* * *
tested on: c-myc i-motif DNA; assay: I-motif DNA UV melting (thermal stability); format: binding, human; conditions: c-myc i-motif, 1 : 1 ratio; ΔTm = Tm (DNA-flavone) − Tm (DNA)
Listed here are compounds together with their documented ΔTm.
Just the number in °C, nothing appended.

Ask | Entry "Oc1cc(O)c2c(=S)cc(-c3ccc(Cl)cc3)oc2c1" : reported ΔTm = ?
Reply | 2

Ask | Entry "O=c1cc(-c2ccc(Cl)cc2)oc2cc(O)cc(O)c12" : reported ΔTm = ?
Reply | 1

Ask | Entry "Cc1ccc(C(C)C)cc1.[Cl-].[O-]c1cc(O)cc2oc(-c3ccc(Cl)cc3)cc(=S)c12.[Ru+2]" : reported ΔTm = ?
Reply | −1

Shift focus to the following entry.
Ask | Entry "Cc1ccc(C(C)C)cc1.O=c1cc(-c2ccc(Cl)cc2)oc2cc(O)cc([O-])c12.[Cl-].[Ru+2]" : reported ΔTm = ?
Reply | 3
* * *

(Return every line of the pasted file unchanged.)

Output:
tested on: c-myc i-motif DNA; assay: I-motif DNA UV melting (thermal stability); format: binding, human; conditions: c-myc i-motif, 1 : 1 ratio; ΔTm = Tm (DNA-flavone) − Tm (DNA)
Listed here are compounds together with their documented ΔTm.
Just the number in °C, nothing appended.

Ask | Entry "Oc1cc(O)c2c(=S)cc(-c3ccc(Cl)cc3)oc2c1" : reported ΔTm = ?
Reply | 2

Ask | Entry "O=c1cc(-c2ccc(Cl)cc2)oc2cc(O)cc(O)c12" : reported ΔTm = ?
Reply | 1

Ask | Entry "Cc1ccc(C(C)C)cc1.[Cl-].[O-]c1cc(O)cc2oc(-c3ccc(Cl)cc3)cc(=S)c12.[Ru+2]" : reported ΔTm = ?
Reply | −1

Shift focus to the following entry.
Ask | Entry "Cc1ccc(C(C)C)cc1.O=c1cc(-c2ccc(Cl)cc2)oc2cc(O)cc([O-])c12.[Cl-].[Ru+2]" : reported ΔTm = ?
Reply | 3